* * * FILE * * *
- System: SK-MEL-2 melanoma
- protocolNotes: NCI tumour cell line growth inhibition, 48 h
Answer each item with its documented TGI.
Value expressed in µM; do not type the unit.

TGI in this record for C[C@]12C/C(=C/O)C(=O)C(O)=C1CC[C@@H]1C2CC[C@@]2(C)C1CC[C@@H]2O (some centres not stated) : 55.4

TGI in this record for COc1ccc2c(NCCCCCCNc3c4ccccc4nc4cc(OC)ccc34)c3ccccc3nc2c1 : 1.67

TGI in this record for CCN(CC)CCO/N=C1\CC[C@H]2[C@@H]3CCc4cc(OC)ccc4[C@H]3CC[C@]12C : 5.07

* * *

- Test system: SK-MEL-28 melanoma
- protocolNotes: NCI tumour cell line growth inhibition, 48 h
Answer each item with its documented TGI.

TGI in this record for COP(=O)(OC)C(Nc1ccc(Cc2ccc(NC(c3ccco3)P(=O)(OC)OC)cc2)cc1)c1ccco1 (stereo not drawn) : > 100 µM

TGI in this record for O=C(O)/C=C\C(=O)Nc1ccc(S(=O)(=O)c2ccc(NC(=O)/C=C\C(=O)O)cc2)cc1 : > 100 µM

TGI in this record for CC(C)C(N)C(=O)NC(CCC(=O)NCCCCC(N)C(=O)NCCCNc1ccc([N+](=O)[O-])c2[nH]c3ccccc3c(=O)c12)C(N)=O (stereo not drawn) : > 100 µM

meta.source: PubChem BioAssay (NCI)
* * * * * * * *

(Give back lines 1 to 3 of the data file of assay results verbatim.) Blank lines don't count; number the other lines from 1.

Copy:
- System: SK-MEL-2 melanoma
- protocolNotes: NCI tumour cell line growth inhibition, 48 h
Answer each item with its documented TGI.